– MacGuffin
    Oct 15, 2022 at 18:31

Nearly every USB-C to USB-C cable on the market is a passive copper cable. With a passive copper cable we can achieve only so much data throughput before the signal gets mangled by electric resistance or something. The longer the cable the less data bandwidth.

This means USB 2.0 cables can be as long as 2 or 3 meters. (I believe 3 meter passive USB cables technically violate the spec but they work well enough that people buy and use them without too much complaint.) USB 3.x cables can be as long as 1 meter, and Thunderbolt cables as long something like 3/4 of a meter. If the cable is just right then a 1 meter USB 3.x cable will pass the self test for Thunderbolt when plugged in but almost certainly at a lower data rate. With the lower data rate you’ll see effects from limited bandwidth, like a display going dark.

There are active Thunderbolt cables that can be longer than 3/4 meter, much longer. There’s 30 meter (thirty meter, I spell that out so people don’t think it is a typo) Thunderbolt cables but these will be active, usually optical, and quite more expensive than passive cables.

One note is that USB-C is a type of connector, not a protocol. Calling something a “USB-C cable” isn’t always helpful because this can mean USB 3.x, Thunderbolt, USB 2.0, DisplayPort, and even some rare cables wired for HDMI or whatever that protocol is called for 3D glasses. Because passive cables are cheap to make the length is almost always in indication of the bandwidth. That is again 2 meters == USB 2.0, 1 meter == USB 3.x, 3/4 meter == Thunderbolt.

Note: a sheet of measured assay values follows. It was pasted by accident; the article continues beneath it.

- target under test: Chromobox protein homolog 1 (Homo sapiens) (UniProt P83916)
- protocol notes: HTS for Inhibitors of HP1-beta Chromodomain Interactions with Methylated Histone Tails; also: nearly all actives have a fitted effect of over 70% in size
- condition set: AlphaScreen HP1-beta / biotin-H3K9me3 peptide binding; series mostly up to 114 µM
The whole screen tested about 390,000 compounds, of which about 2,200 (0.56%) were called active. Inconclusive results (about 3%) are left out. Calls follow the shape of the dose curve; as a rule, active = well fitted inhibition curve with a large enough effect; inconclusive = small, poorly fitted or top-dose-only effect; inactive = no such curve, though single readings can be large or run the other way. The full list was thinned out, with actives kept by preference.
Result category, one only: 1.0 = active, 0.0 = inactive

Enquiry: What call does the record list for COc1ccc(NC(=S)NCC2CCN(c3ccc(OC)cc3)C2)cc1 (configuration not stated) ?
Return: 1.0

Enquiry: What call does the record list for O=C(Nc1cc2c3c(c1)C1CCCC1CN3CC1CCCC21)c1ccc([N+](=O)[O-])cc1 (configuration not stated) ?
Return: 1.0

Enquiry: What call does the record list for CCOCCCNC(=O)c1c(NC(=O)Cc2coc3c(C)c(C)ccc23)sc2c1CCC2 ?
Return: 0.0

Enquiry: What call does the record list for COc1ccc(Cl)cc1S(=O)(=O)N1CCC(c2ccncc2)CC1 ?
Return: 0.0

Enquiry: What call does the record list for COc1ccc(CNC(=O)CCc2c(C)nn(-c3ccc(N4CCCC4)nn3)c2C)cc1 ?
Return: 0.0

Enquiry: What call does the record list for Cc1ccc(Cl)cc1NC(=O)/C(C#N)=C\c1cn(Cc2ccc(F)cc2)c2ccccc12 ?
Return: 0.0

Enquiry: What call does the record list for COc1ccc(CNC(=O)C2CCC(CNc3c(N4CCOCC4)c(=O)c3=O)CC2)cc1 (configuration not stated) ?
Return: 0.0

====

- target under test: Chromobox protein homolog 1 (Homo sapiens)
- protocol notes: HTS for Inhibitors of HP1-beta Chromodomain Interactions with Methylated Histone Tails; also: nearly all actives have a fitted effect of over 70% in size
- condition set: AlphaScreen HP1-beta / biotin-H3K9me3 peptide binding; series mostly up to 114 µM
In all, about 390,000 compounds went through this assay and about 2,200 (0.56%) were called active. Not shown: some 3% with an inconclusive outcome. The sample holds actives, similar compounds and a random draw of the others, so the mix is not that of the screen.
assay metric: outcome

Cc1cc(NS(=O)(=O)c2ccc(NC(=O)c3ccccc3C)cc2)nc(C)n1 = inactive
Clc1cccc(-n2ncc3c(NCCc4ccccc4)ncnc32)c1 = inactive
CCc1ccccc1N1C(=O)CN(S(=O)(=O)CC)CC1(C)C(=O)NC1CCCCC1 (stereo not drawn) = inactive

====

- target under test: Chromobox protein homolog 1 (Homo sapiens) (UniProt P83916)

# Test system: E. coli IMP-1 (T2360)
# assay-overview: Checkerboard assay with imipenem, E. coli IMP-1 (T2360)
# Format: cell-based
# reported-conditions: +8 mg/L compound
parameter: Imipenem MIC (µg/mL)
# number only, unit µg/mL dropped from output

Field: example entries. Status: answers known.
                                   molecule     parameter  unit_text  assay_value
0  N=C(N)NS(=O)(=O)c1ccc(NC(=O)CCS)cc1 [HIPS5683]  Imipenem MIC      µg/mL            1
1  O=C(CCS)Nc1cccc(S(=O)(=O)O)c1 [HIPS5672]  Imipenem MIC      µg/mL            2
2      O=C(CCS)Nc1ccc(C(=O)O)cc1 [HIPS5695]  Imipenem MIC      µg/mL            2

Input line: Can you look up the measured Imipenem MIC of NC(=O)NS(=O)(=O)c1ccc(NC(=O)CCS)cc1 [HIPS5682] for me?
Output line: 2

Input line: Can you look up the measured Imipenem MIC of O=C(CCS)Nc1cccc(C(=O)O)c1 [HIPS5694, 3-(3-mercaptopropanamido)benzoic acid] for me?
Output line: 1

The USB spec requires USB-C cables to be labeled with the protocol it supports. If the cable is a Thunderbolt cable then it should have a little thunderbolt symbol on it. If the cable is a USB cable then it should have the USB trademarked trident icon, and the icon varies based on the version/speed. USB 1.1/2.0 cables will have the original trident. USB 3.x cables will have the trident with the “SS” integrated into the symbol. USB4 cables will have the trident with the number 20 or 40 integrated into it, with that number indicating max supported bandwidth in Gbps. USB 3.x cables sometimes have a small 5, 10, or 20 on them for maximum tested bandwidth but the way the spec is written that number really doesn’t mean much in practice, it works or it doesn’t. Then there’s icons for other protocols as well, and those are less common. Basically the symbol on the cable should match one of the symbols on the port for it to work, sometimes the symbols don’t match and it still works which is perhaps quite common.

What is a bit frustrating is not all hardware manufacturers label the ports as they should, so you are left digging through spec sheets or using trial-n-error to find what works. There’s a lot of cheap USB-C cables out there that don’t bother with labeling the cables, but most of the time just the length indicates the speed.

There’s more to discuss about the power ratings of USB-C cables but I’ll leave that alone as this is already long and that part is perhaps off-topic.